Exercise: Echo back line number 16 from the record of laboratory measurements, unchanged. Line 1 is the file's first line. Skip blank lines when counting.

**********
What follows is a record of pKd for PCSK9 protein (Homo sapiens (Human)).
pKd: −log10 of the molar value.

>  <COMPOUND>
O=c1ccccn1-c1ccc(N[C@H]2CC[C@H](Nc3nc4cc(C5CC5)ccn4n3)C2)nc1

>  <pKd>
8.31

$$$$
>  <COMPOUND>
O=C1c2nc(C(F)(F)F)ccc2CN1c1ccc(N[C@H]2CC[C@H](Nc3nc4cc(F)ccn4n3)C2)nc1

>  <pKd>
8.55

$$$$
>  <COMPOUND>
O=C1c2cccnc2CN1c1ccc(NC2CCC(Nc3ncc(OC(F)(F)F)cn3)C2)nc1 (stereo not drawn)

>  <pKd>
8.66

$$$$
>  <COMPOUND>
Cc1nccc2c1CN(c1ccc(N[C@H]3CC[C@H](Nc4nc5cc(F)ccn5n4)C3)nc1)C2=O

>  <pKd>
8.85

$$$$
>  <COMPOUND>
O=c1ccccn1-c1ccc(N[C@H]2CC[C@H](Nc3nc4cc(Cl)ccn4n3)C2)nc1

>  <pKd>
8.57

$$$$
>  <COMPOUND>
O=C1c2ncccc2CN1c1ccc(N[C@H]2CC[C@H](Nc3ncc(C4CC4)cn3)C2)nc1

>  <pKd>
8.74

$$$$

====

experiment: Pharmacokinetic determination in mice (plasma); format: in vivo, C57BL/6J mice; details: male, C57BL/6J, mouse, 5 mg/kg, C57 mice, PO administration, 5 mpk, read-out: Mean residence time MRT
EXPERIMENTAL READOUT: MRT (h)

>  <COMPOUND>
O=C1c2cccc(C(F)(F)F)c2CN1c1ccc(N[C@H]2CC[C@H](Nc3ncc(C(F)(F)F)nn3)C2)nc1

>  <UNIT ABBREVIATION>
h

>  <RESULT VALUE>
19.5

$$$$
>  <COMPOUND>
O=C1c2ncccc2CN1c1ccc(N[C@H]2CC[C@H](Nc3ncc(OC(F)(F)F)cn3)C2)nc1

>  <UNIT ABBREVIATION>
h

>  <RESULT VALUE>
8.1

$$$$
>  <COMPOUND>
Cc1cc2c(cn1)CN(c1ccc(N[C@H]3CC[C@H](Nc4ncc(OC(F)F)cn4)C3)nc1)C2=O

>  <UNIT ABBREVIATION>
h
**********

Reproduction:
8.66